July 19th, 2014
I was recently asked by one of my readers to give feedback on the following article he read: 10 Most Common PHP Mistakes. It is well written and very thorough. Most of the tips are specific to PHP, others are about web programming in general or database performance. It's a very good read. I was also asked to contribute to this list, so here are 7 more tips. I found these very common in my code reviews or various audits.
Websites can be slow due to a variety of reasons. Adding a cache layer not only improves the user's experience, but also tremendously reduces the load on your servers. There are many ways to cache and you can combine different cache types: query cache, Redis, Varnish, etc.
Security is easy to overlook, especially when starting out. SQL injections are extremely dangerous. Let's say you write this in your code:
"SELECT first_name FROM users WHERE id = " .$input['user_id'] . ";"
It is possible for the user to provide a malicious input, such as:
13; DELETE FROM users WHERE 1
Once your query is concatenated, it will end up looking like this:
SELECT first_name FROM users WHERE id = 13; DELETE FROM users WHERE 1;
You can protect yourself by filtering the input, such as making sure that it's a number. Another good practice is to always use prepared statement when using PHP variables in SQL. Example:
$stmt = $pdo->prepare("SELECT first_name FROM users WHERE id = :user_id"); $stmt->bindParam(':user_id', $input['user_id']);
This will make sure that a user simply cannot "break" out of the query. More on prepared statements.
When I first started writing PHP in 2003, I was annoyed when my PHP errors or notices showed up on the web. I simply disabled error reporting in production, while keeping them on my local machine to help debug my code. This was a mistake. If any error should happen in production, the user won't see it, but I won't know that something is broken either. For this purpose, you should keep the error reporting. Don't show it to the user but log it to a file, which you can then view. This can be done easily via the php.ini file:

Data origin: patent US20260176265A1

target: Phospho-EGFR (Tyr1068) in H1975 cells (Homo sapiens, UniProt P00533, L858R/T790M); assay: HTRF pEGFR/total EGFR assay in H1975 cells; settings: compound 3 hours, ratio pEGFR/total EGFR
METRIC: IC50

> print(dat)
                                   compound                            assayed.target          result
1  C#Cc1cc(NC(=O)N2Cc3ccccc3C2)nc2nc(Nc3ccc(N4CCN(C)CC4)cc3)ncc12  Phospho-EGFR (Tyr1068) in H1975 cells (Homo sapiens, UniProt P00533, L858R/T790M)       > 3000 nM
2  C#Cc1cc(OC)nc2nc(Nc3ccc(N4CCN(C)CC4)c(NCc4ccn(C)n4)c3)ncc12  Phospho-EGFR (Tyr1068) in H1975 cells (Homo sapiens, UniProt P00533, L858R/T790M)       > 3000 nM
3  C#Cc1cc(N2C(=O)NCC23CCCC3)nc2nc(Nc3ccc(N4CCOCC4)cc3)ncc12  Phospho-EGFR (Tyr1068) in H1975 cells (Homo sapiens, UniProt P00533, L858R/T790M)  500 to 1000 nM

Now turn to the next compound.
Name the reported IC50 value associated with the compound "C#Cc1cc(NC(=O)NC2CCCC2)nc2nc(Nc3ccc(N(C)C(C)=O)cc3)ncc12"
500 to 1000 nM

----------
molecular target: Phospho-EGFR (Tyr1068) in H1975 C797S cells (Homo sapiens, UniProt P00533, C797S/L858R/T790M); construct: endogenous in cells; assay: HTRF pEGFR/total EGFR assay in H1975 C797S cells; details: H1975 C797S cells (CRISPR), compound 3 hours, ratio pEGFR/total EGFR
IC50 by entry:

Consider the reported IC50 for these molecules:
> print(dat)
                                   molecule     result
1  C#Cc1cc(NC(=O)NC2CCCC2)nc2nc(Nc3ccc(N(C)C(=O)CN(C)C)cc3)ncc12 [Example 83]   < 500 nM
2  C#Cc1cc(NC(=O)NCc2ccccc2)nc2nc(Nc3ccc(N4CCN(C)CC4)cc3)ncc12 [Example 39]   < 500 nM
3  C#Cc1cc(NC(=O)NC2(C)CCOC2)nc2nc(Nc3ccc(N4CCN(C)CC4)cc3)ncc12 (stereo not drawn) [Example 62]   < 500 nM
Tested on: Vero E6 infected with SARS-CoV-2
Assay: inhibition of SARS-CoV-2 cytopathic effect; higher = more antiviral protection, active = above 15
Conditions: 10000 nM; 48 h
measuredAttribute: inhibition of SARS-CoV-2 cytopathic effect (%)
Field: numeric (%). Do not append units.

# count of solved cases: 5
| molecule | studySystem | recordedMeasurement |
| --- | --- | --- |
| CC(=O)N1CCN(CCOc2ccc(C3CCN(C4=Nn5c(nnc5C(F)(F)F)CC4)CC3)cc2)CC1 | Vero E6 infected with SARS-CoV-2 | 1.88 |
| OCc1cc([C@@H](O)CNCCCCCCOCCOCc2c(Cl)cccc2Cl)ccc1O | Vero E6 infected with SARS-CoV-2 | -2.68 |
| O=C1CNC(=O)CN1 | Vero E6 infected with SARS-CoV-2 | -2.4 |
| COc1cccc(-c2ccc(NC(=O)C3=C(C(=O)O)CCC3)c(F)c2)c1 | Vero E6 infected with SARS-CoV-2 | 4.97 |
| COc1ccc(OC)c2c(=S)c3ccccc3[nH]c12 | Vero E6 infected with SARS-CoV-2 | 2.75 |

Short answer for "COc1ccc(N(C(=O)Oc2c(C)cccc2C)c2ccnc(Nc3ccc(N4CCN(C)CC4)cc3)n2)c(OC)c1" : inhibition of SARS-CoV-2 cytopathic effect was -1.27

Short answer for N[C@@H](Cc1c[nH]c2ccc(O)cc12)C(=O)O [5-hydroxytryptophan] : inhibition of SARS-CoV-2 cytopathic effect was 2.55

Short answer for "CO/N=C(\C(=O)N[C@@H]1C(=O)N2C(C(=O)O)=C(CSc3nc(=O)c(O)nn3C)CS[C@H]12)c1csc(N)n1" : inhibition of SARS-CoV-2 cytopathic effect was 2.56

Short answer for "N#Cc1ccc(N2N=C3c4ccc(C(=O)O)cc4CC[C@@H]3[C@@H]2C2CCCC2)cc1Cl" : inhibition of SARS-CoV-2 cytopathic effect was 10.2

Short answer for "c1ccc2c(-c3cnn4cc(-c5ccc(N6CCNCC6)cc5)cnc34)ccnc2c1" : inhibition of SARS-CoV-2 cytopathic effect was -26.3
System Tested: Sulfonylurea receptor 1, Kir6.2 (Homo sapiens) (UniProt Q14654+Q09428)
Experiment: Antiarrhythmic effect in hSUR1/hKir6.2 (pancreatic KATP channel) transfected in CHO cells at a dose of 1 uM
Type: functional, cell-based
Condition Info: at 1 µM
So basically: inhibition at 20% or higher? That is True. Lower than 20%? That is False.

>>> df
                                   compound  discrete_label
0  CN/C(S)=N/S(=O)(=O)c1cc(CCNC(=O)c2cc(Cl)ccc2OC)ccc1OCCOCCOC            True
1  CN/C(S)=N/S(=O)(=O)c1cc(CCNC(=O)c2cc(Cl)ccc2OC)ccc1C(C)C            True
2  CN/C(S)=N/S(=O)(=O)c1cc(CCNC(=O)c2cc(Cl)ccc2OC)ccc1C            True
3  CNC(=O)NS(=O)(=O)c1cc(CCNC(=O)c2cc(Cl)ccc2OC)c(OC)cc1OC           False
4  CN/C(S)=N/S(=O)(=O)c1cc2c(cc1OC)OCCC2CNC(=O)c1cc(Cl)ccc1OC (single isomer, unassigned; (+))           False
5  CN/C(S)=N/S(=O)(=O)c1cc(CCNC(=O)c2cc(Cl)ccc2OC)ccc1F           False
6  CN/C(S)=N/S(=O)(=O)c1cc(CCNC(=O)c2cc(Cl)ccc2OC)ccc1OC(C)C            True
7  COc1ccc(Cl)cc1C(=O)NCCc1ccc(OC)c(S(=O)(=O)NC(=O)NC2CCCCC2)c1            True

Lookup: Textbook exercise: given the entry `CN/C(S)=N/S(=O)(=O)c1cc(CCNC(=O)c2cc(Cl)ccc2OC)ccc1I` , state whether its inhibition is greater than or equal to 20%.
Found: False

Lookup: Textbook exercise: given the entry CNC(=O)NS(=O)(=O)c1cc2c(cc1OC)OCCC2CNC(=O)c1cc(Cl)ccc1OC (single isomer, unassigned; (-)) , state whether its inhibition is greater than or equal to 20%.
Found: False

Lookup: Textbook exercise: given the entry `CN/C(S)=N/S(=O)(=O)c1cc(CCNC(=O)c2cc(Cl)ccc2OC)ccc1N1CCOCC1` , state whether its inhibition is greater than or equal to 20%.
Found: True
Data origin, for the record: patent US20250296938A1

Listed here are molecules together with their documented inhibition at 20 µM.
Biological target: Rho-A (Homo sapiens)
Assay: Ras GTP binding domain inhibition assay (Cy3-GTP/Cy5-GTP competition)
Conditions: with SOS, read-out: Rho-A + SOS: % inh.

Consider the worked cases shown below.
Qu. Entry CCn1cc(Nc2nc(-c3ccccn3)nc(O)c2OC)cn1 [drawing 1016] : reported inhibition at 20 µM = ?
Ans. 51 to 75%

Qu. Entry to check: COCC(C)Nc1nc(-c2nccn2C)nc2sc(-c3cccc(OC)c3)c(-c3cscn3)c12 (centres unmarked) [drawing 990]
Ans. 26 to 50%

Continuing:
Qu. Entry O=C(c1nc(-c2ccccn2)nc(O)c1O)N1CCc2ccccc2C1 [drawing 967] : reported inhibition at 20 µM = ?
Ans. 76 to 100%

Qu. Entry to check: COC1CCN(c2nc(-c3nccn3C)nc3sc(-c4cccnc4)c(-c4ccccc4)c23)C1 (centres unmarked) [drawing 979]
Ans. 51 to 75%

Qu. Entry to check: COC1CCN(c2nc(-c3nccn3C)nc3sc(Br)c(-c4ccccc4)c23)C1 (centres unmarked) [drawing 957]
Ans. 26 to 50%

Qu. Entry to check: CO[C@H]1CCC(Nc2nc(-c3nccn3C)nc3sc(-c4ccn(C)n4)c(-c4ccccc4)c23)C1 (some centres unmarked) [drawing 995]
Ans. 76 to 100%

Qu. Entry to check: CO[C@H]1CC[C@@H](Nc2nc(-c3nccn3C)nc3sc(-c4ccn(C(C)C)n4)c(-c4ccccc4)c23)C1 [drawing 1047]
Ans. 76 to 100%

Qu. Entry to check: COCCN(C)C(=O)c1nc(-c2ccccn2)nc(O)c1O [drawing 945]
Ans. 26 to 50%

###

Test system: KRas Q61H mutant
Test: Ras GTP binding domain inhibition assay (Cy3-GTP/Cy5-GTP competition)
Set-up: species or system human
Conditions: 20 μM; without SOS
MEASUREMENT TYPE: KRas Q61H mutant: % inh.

display_errors: off log_errors: on error_log: logs/errors.log
If the form contains errors, you will probably display the same page again and highlight the errors. That's good. But then if the form was successful and processed, such as creating a database record or charging a credit card, you need to redirect the user. Think of it as adding sugar to your coffee. Each time you refresh the page (your user can choose to accept the resubmit warning), another spoon of sugar is added. Do it enough times and you'll have sugar with a hint of coffee, or charge the credit card 10 times. Redirecting the user lets you prevent "replaying" the action. Redirect like this:
The PHP community is incredibly active. There are countless packages that you can install using Composer. Tools include e-mailing, file system, templating, caching, parsing various formats, handling multilingualism, unit testing, etc.
Many people don't realize how many functions come out of the box with PHP. There are thousands of functions that can replace hundreds (or more) of lines in your code, so dig around.
There are also many frameworks that help you organize your code and take a lot of the repetitive, tedious work off your hands. Find a top X list, read some reviews on each and take a pick.
Don't assume that your script will always finish quickly. Perhaps your script talks to a server that is taking long to respond. Perhaps the user decided to upload a very big file. Perhaps you have a database congestion and your script is just waiting on its turn. Expect the unexpected and use set_time_limit().
Extra trick: determine which scripts should be lighting quick, such as upvoting a comment, and which should be allowed to run longer, such as image processing. Set a time limit based on expected maximum. If there is an unexpected delay, your script will fail (and log an error). Your server won't be overwhelmed, your user won't wait for no good reason (a negative answer is better than no answer at all) and you will also have a log to tell you that something needs fixing.
It's still a good idea to write safeguard in your code, such as checking upload size or setting timeouts on API requests.
What is it? Accessibility is basically making sure that everyone can use your site despite any limitations. To list but a few: can't distinguish some colors, can't see small font, can't see, no fingers, arthritis, multiple sclerosis (even I will forget what was the first menu item if you have 25 of them), etc. I personally know people from each category. Accessibility also applies to the range of devices. Basically, embrace the diversity and design for inclusion.
I recommend a reporting tool such as Wave. Give it a spin. It makes accessibility easy and fun.
Add more tips in the comments! In case you wonder about the image, it's a pressure barrel (beer).